[ECOS] CYGNUM_HAL_RTC_PERIOD / floating point

David N. Welton davidw@dedasys.com
Thu Jan 23 21:44:00 GMT 2003

Jonathan Larmour <jifl@eCosCentric.com> writes:

> > I have an experimental app that drives the PC speaker.
> > CYGNUM_HAL_RTC_PERIOD is, on the i386 platform, normally defined
> > as 11932, making for 100 ticks per second.  That's not very fine
> > grained for what I want to do.  1) Is there any way to do some
> > sort of sleep/alarm/whatever in less than a tick? I don't think
> > so, but just checking...

> You can probably use a hal_delay_us which does a busy wait reading
> the hardware timer. A busy wait isn't necessarily what you want
> though.

For now it seems to work ok, but when I make the system more complex,
I would like to have other threads be able to be scheduled in that

> > 2) I drop that number down to 1193, and things work ok, but I try
> > and drop it further to 119, and the system no longer seems to
> > respond to events (keyboard interrupts, to be specific).  Same
> > problem with alarms.  Any idea what could be going on?

> If you change the period, you also have to change the clock
> resolution numerator/denominator too. That way the kernel knows how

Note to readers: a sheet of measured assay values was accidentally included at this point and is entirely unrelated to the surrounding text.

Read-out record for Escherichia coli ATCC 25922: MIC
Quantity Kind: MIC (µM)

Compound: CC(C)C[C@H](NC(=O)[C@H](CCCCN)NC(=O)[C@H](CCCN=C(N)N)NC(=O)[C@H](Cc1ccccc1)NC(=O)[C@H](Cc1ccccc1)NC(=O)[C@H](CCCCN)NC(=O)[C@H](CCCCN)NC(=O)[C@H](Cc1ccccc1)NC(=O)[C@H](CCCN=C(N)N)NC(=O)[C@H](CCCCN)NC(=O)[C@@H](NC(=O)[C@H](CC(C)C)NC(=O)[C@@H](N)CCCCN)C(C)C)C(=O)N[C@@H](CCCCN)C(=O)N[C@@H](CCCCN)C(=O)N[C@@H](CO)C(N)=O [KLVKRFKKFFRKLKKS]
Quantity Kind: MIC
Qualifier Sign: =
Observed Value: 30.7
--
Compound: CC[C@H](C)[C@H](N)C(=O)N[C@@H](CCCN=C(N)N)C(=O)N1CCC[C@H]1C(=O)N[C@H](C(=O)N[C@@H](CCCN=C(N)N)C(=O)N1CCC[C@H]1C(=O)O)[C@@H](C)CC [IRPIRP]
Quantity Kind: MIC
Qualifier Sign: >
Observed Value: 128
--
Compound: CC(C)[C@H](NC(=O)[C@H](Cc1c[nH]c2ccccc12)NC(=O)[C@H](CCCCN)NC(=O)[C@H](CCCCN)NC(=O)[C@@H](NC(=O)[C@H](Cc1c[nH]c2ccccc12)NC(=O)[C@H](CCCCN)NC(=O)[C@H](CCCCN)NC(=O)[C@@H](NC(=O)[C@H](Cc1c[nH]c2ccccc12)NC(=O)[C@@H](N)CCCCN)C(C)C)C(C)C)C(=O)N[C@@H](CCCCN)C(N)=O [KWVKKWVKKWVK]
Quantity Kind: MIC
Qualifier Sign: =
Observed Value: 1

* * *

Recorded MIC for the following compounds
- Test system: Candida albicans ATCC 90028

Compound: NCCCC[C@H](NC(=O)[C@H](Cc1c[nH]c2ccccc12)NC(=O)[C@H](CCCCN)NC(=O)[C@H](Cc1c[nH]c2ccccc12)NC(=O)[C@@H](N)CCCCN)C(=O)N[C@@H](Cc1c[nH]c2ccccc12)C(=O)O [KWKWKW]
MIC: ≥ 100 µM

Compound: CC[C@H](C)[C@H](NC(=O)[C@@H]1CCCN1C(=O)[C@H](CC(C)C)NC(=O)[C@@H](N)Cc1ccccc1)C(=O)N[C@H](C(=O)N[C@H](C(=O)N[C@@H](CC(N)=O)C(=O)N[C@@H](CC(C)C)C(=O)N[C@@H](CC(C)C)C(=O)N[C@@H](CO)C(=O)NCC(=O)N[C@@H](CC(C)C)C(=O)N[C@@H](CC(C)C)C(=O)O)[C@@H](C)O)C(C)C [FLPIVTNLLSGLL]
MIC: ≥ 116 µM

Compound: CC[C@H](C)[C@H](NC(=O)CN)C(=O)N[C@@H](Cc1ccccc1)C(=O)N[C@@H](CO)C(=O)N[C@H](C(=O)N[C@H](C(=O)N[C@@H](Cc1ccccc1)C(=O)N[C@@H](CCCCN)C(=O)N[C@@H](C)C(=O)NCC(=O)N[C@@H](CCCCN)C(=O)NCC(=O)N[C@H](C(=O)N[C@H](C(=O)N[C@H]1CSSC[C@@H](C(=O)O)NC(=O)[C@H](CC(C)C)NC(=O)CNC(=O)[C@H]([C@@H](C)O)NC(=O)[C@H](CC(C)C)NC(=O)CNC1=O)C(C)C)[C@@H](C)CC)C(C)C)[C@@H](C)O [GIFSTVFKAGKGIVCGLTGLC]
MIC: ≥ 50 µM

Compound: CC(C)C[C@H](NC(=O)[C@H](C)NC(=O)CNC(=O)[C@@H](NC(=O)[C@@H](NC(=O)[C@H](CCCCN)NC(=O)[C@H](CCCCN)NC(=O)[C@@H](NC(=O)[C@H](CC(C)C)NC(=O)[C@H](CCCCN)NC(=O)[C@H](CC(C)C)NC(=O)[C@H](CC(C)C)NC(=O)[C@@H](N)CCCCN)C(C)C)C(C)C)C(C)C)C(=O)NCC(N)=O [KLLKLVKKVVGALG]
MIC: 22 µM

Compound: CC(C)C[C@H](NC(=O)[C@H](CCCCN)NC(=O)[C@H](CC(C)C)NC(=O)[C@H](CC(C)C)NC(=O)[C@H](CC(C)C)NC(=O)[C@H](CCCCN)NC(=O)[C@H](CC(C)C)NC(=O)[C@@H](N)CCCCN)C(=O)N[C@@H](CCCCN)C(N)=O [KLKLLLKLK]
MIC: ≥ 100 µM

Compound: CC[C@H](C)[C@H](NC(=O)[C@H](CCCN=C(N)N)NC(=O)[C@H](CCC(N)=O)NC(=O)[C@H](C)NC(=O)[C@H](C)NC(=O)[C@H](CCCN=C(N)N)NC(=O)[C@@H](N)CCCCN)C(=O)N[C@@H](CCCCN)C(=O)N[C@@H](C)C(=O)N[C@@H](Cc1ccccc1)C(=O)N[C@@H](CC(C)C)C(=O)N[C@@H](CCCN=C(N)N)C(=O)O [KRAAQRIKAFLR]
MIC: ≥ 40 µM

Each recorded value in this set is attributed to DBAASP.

> to map the clock interrupt frequency to real elapsed time.

> You can find the CYGNUM_HAL_RTC_NUMERATOR aloingside the period
> option in the pcmb package. If you reduce the period by a factor of
> 100, reduce the numerator by a factor of 100.

Tried that, and things still seem to not work quite right.  I guess
I'll keep experimenting and see what I can find.

> Something like the following at the bottom of hal_i386_pcmb.cdl:

Thought I had something pretty much identical, but it didn't seem to

> Then in the code use a test like:

That works.  Shall I try and create a patch out of it?

One more thing - I try and set up a floating point variable in my
cyg_start, and that seems to futz things up but good.

I had a look in the mailing list archives, and tried a few things like
turning off the lazy FPU switching, but to no avail.

This is, as usual on a standard i386 PC booting from floppy.

David N. Welton
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